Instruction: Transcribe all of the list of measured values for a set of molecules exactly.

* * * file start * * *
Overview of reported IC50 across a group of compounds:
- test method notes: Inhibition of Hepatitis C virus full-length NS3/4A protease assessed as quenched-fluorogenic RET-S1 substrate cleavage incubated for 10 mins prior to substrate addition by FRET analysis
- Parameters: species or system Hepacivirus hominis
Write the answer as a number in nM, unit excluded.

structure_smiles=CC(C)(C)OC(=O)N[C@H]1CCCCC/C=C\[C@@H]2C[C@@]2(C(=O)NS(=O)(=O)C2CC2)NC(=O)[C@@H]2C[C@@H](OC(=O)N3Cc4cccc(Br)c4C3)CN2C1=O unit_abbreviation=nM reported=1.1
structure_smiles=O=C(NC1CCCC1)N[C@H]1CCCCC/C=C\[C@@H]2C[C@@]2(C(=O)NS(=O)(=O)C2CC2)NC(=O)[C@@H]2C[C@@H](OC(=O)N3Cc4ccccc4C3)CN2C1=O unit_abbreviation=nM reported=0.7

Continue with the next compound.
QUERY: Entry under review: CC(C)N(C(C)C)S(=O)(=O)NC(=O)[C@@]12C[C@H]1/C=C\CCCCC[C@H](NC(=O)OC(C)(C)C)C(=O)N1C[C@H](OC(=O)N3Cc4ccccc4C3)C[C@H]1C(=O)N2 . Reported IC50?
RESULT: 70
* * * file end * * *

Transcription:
Overview of reported IC50 across a group of compounds:
- test method notes: Inhibition of Hepatitis C virus full-length NS3/4A protease assessed as quenched-fluorogenic RET-S1 substrate cleavage incubated for 10 mins prior to substrate addition by FRET analysis
- Parameters: species or system Hepacivirus hominis
Write the answer as a number in nM, unit excluded.

structure_smiles=CC(C)(C)OC(=O)N[C@H]1CCCCC/C=C\[C@@H]2C[C@@]2(C(=O)NS(=O)(=O)C2CC2)NC(=O)[C@@H]2C[C@@H](OC(=O)N3Cc4cccc(Br)c4C3)CN2C1=O unit_abbreviation=nM reported=1.1
structure_smiles=O=C(NC1CCCC1)N[C@H]1CCCCC/C=C\[C@@H]2C[C@@]2(C(=O)NS(=O)(=O)C2CC2)NC(=O)[C@@H]2C[C@@H](OC(=O)N3Cc4ccccc4C3)CN2C1=O unit_abbreviation=nM reported=0.7

Continue with the next compound.
QUERY: Entry under review: CC(C)N(C(C)C)S(=O)(=O)NC(=O)[C@@]12C[C@H]1/C=C\CCCCC[C@H](NC(=O)OC(C)(C)C)C(=O)N1C[C@H](OC(=O)N3Cc4ccccc4C3)C[C@H]1C(=O)N2 . Reported IC50?
RESULT: 70